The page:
to ensure that this will continue to be the case in the future. 

THE PRESIDENT.- Do you wish to ask a supplementary question, Mr

Mr CILEVICS (Latvia).- We know that the committee has postponed the
submission of the first set of opinions because of the scarcity of
resources. When will that be submitted and considered by the Committee
of Ministers? 

Mr COWEN.- I have every sympathy with that request, but I have no
specific information. I can assure Mr Cilevics that the Committee of
Ministers should be considering this matter during debates on the 2001


It is an honour for me to address the Committee on Legal Affairs and
Human Rights of the Parliamentary Assembly of the Council of Europe in
my capacity as the President of the Advisory Committee on the
Framework Convention for the Protection of National Minorities. As you
know, the main task of the Advisory Committee, which commenced its
work following the entry into force of the Framework Convention in
1998, is to examine state reports on the implementation of the
Framework Convention. On the basis of these reports and other
information, the Advisory Committee adopts an opinion on each State
Party. These opinions are transmitted to the Committee of Ministers,
which then adopts conclusions and possible recommendations. 

I should at the outset like to welcome the support of the
Parliamentary Assembly in general and this Committee in particular for
the Framework Convention, including your calls for a strong monitoring
mechanism. The fact that the Parliamentary Assembly has made speedy
ratification of the Framework Convention a condition of accession to
the Council of Europe has undoubtedly been instrumental in bringing
the number of the States Parties rapidly to 31. At the same time, the
Advisory Committee is well aware of the fact that the real challenge
lies not in the ratification but in the implementation of the
Framework Convention. In this connection, we have taken note of the
concerns expressed by members of the Parliamentary Assembly and others
that the monitoring mechanism may end up being too weak or too
politicised. I would like to stress that we at the Advisory Committee
are sincerely committed to making sure that we do our bit in ensuring
that the monitoring is as effective as possible, of course within the
limits of the rules that regulate our work. 

Please allow me to outline to you a few examples of the ways in which
the Advisory Committee has tried to address the expressed concerns
about the ultimate effectiveness of the monitoring mechanism. 

Emphasis on the independence, impartiality and expertise of the
Advisory Committee. I am pleased to report that the members see their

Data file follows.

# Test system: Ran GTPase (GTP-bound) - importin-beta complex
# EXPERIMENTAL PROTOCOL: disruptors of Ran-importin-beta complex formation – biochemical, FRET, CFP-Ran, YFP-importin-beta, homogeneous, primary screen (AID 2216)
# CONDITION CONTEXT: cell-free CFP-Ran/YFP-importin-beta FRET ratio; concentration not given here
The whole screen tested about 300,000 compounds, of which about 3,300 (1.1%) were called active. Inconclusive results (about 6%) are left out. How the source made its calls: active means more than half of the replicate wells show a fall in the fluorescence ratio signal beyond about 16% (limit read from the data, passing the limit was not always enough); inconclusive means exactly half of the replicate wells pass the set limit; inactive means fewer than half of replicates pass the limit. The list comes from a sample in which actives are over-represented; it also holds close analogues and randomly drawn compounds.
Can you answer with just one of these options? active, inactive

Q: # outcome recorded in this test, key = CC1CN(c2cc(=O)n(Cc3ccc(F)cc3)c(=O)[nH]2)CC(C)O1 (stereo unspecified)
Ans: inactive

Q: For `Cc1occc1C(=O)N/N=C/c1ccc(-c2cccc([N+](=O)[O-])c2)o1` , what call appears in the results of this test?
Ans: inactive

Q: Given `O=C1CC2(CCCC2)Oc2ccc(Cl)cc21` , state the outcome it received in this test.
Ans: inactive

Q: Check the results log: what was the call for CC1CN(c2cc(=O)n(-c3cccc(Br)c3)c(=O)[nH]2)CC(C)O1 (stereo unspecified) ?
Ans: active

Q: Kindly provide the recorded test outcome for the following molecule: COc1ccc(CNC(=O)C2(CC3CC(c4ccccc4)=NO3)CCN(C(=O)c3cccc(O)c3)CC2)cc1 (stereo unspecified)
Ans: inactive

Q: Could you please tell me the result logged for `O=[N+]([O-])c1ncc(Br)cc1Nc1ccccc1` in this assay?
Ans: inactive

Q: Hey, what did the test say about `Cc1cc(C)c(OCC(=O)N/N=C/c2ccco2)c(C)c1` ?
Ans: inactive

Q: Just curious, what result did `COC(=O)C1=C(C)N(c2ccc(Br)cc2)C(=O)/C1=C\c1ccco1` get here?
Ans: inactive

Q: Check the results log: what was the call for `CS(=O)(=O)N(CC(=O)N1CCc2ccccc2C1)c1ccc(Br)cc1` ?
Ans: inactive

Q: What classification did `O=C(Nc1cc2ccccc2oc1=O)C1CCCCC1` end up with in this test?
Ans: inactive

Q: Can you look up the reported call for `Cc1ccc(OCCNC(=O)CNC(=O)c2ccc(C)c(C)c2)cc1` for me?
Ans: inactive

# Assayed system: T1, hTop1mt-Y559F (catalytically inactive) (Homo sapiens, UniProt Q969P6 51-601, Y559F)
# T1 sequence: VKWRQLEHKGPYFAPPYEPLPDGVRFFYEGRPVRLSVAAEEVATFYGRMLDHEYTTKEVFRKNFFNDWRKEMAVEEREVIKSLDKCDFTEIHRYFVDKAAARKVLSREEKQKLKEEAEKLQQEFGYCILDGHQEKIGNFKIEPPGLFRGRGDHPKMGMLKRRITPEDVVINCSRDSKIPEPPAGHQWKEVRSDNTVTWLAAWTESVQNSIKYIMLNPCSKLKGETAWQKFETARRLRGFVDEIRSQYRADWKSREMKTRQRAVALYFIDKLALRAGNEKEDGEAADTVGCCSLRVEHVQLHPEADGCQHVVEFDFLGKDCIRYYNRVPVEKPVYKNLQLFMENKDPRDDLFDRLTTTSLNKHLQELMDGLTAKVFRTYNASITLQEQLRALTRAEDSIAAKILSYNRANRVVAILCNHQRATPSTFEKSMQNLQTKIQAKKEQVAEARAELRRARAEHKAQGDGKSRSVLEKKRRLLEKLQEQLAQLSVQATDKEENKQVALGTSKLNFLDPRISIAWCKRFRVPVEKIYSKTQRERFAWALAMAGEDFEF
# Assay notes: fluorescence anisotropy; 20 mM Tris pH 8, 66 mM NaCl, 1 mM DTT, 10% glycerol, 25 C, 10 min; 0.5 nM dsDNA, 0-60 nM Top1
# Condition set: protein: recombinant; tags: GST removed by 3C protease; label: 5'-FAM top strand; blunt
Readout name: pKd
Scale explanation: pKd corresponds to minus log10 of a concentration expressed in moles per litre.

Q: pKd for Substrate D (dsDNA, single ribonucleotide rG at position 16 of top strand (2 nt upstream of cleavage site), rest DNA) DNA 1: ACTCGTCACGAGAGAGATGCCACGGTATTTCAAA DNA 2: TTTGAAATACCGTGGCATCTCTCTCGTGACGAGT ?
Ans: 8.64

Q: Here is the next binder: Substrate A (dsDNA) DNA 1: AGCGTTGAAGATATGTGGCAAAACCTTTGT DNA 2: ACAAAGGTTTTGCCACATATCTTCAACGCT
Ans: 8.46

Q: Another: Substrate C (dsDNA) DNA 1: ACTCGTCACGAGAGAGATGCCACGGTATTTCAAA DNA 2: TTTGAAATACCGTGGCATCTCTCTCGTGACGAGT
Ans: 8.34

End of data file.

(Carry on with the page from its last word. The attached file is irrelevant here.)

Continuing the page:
independence and impartiality as a key to the successful
implementation of the tasks of the Advisory Committee The members take
these requirements very seriously, as evidenced e.g. by the fact that
two Advisory Committee members recently resigned on their own
initiative following their appointment to posts within the executive
branch, arguing that their new positions would hurt their independence
and impartiality. It is of course equally important that the Committee
of Ministers has repeatedly highlighted the independence and
impartiality of candidates when electing members of the Advisory
Committee. In addition to independence and impartiality, the expertise
of the members of the Advisory Committee should help to prevent the
monitoring process from becoming too politicised. 

Frequent contacts with NGOs and other independent sources. The Rules
on the monitoring of the Framework Convention instruct the Advisory
Committee to inform the Committee of Ministers when it wants to seek
information from NGOs and other independent sources. Immediately after
commencing its work, the Advisory Committee felt that such contacts
with independent sources should be a regular feature of its work, and
that informing the Committee Ministers on every single occasion would
not be practical. Hence, the Advisory Committee made a blanket
notification to the Committee of Ministers, covering the entire
monitoring cycle. This was accepted by the Committee of Ministers,
and, as a result, written contacts with NGOs are now free and
frequent. Indeed, we have received a number of valuable contributions,
including in the form of so-called "parallel-reports", from various
NGOs. Some of these NGOs have established sophisticated Web pages
devoted to the Framework Convention monitoring and I can only welcome